An Orange County Superior Court judge Monday indicated she will allow a former Orange Unified School District bus driver to plead guilty via a video-conference call to passing out behind the wheel in 2014, triggering a crash that seriously injured four students.
Attorneys will return to court March 23 to discuss the logistics of the hearing in which Gerald Douglas Rupple would plead guilty from Arizona, where he lives, because he is too ill to travel. It is expected that at that hearing his attorney, Jacqueline Goodman, would be by his side, along with a doctor who would attest to the defendant's suitability medically to make the plea.
Judge Sheila Hanson wants Rupple to be present for the sentencing, so a date for that is unknown due to the defendant's health.
Rupple recently underwent a double lung transplant, but despite his body rejecting the organs he has twice "rallied," Goodman said.
Hanson has previously stated she would put a "10-year lid" on his sentence if he pleads guilty. He may be eligible for probation as well.
There was some question as to the legality of the video-conference call plea, but Hanson seems satisfied that it's OK and that she will take the plea that way. Prosecutors do not oppose the defendant's pleading guilty from out of state.
Rupple underwent the double lung transplant "several weeks ago," Goodman wrote in a motion filed Nov. 20, and "is prevented from traveling by virtue of his tenuous physical condition," but he is "of sound mind and body and fully capable of executing the waivers to entering a plea" in person.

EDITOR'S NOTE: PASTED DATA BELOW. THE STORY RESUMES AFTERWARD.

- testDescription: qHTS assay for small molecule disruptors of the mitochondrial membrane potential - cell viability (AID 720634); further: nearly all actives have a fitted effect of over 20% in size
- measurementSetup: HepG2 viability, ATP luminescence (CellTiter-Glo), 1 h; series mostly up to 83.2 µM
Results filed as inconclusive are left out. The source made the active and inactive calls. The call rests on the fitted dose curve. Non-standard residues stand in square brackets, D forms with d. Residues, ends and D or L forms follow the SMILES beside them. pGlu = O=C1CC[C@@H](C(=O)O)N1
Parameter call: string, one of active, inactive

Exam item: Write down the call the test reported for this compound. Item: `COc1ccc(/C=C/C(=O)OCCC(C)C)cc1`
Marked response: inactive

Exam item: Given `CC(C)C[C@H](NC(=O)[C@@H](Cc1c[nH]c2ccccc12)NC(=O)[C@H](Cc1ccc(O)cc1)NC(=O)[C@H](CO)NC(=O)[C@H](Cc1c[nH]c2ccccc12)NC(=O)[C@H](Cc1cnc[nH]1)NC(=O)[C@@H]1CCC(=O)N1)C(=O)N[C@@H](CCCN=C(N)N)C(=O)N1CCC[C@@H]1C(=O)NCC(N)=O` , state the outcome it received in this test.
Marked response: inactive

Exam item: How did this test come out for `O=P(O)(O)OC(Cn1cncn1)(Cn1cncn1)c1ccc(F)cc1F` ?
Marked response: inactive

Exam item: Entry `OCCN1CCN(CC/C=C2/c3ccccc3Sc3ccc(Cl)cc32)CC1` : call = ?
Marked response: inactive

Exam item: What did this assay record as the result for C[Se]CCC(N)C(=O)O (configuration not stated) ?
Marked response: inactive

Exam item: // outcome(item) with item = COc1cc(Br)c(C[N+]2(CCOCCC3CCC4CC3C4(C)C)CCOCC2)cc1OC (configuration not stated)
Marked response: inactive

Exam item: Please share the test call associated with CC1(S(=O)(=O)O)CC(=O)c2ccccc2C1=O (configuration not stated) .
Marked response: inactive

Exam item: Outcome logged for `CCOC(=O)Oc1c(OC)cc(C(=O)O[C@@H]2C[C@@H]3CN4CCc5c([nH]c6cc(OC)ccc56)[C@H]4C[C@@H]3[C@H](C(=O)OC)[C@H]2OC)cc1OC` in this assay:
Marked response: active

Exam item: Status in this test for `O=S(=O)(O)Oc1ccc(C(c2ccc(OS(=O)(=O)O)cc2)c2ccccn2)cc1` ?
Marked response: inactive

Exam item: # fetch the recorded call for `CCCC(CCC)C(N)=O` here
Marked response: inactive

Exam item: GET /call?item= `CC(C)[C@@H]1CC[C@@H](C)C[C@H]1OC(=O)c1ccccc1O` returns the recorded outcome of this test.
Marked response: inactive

"So delicate is his physical condition" that the defendant is living in a motel near a hospital because his home in Ajo is an hour away, according to Goodman.
Before his lung transplant, Rupple was diagnosed by Dr. Tony Hodges of the Banner University Medical Group in Phoenix with "a rare and terminal illness known as pulmonary arterial hypertension," she said.
Rupple is charged with 11 counts of child abuse and endangerment and one count of perjury for allegedly lying about his medical history when applying for the bus driver's job, with sentencing enhancements for causing great bodily injury.
Goodman has said that Rupple relied on diagnoses from physicians who told him it was safe for him to drive.
Rupple was driving a bus in Anaheim Hills holding 11 El Rancho Charter Middle School students on April 24, 2014, when he lost consciousness while the vehicle was traveling about 50 mph. The bus swerved off the road into several trees, and four students sustained significant injuries such as broken bones, bleeding on the brain, a shattered spine and a toe amputation, prosecutors said.
In January of last year, the Orange Unified School District reached a $10 million settlement with the families of students injured in the crash.